I’m very tempted to start a petition, one that wants Lamborghini to put scissor doors on the Huracan and every sports car made by the company from now on. Why? Because the Lamborghini Countach I had on the wall of my childhood room (a poster of course) had one. As far as I’m concerned, that’s what makes a Lamborghini – scissor doors. It’s a defining quality, so why not? Other qualities, I can do without, and some of it not immediately clear unless you spend some time driving a Raging Bull, such as the off-set pedals.
People don’t really talk about it mainly because it only affects right-hand drive cars. You see, because the front tyres are so wide and the front axle pulled close into the cabin – and intrudes so much into the footwell – the accelerator pedal needs to shoved where most people would instinctively guess as the brake pedal. I’m even told that the driver’s seat is very slightly rotated into the cabin to help with orientation.
Whatever my troubles are, I need to get over it quick. The Huracan Performante test car is in the yellow-est colour ever and is ready to hit the road. Unfortunately it won’t be a track drive as Maro Mapelli did when setting that stunning 6 minute 52.01 seconds lap time on the Nordschleife, and certainly not like how Lamborghini KL boss Marcus Chye did at Sepang more recently (click on the on-board image here to view the drive).
The machine looks and feels hardcore, which is saying something since every ‘regular’ Huracan already looks like it’s made for an intergalactic space battle. In this case, there are two things that jumps out – those gorgeous wheels and the big rear wing. It’s the same inside, and nothing gets you more in the mood than thumbing the jet-fighter start button.
The best thing about modern supercars like the Huracan Performante is also why it’s sort of frustrating. The sitting position is low, but apart from that almost nothing hints of how quick this car can bring you to the dangerous end of 200kph. Super powerful cars used to be a beast even going out of parking, in fact especially when doing so. Now, the steering is light, the engine around tickover is only a little noticeable, and of course the automatic gearbox is flawless.
The up side, however, makes for a longer list. More than anything else, it makes everything in this RM1.25 million car work perfectly from the get-go. What I appreciated most is the carbon ceramic brakes which grips immediately. Just five years ago or it would require time (read: heat) before giving its best. Now, there’s feel to it and zero screeching sounds when cold, basically like normal steel brakes yet with much more performance.
Oops, did I mention RM1.25 million and got you excited? Sorry then, because that’s the starting price sans what any visit to the Ad Personam list of upgrades would add. Also, that’s without duties. And the Yellow unit you see here has had some upgrades – single-nut wheels and some personalisation in the cabin to name a few – so it’s priced at RM1.3 million. Again, without duties.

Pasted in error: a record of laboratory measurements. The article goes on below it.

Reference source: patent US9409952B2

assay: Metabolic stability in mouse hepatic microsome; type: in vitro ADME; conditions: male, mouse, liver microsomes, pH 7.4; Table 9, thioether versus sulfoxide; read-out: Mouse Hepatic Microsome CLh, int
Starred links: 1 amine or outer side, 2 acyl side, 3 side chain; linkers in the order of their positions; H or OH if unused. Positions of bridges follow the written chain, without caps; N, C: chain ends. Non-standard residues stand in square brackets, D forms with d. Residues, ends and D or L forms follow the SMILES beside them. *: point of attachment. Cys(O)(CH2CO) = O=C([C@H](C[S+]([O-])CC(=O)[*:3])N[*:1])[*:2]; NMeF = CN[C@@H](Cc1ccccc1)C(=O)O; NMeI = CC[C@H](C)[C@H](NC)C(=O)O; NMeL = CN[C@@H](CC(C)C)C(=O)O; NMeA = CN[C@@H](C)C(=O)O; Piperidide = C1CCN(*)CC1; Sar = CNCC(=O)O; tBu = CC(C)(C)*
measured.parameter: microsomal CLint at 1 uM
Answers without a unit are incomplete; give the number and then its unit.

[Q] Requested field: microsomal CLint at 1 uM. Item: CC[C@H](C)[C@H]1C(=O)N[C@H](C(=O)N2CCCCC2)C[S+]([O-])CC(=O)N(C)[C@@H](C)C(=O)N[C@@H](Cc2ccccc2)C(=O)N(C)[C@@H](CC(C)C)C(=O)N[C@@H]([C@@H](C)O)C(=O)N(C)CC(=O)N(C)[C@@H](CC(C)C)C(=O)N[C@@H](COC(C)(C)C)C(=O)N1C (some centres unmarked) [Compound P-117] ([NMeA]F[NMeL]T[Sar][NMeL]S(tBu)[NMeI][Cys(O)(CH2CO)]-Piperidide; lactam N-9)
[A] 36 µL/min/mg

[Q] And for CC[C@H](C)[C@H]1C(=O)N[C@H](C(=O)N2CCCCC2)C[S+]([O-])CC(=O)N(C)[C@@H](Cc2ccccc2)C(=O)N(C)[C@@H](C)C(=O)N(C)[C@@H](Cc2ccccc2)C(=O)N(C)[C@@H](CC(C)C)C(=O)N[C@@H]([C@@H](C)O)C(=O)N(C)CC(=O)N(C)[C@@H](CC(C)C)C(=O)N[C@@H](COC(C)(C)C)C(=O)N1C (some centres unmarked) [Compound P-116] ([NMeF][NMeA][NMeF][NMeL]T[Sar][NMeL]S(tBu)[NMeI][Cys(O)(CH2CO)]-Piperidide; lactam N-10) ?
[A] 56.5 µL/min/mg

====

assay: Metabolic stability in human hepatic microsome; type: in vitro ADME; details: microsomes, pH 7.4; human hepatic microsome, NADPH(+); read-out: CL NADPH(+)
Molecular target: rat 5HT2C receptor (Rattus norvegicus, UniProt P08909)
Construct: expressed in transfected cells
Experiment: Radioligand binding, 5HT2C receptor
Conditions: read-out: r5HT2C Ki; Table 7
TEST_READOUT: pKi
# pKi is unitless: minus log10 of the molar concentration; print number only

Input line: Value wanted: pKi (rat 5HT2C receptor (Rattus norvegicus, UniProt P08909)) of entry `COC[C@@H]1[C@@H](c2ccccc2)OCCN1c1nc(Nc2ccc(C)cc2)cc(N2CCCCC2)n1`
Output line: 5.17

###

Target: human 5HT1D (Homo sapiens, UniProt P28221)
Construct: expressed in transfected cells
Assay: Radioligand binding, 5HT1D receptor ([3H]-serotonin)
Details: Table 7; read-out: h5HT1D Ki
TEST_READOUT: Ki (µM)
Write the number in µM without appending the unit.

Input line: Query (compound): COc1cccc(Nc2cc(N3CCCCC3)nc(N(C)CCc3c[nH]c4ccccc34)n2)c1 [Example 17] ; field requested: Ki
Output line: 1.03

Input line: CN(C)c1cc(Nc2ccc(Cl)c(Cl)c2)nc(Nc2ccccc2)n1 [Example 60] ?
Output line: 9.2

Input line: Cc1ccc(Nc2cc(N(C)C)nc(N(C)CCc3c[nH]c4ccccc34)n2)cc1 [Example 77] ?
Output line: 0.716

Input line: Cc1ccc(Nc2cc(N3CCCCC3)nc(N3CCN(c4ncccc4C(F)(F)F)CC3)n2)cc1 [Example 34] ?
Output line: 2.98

I would like to say that outside of its racing circuit natural habitat the Performante doesn’t feel much more special than the normal car, but that’ll be a lie. The diet has much to do with it, and losing 40kg is something you feel even at slow corners. The gearshifts are impeccable with quick seamless shifts, and the mapping is still in the default Strada mode (that’s Street, although the Italian version is much sexier, isn’t it?).
The real experience comes with Sport and Corsa mode. The gear response tightens up, the dampers go firm, and noticeably, the revs go up a few hundred rpms with zero motivation for the 7-speed dual-clutch gearbox to up-shift by itself. It’s crazy intoxicating. Lamborghini test drives are without fail accompanied by someone from the showroom, yet any in-cabin conversations become invalid at this point and the ears take over the senses. The naturally-aspirated V10 – a reworked and massaged Huracan coupe engine – does all the talking, and all 631bhp getting the attention. The pops and crackles at throttle lift-off is almost violent, yet you can’t help but carving the widest grin everytime hearing it.
... any in-cabin conversations become invalid at this point and the ears take over the senses. The naturally-aspirated V10 – a reworked and massaged Huracan coupe engine – does all the talking
This is just not enough – it needs a track drive. No civilian road in Malaysia can take the urgency this Huracan Performante can offer. No turbo, no electric motors, yet 0-100kph in just 2.9 seconds. In just under nine seconds, it’ll shoot you to 200kph from standstill. Madness! And all that in a car with three-point seats belts, license plates, air-cond, and an audio system (why would one switch it on, though?)
To be honest, the ALA system (Aerodinamica Lamborghini Attiva) is hardly useful in such tame driving conditions. Those flaps that help shape the Performante’s aero according to speed and cornering need is Lamborghini going nerdy with speed. No one actually sees it working like a rear wing that pops out/changes angle, but the Nurburgring drive proves that it does.
Which is why the Huracan needs something flashy like the Aventador’s scissor doors. I can’t lap the Nurburgring in 6:52.01 in the Huracan Performante – not that I won’t try – but flashy doors might make me look faster.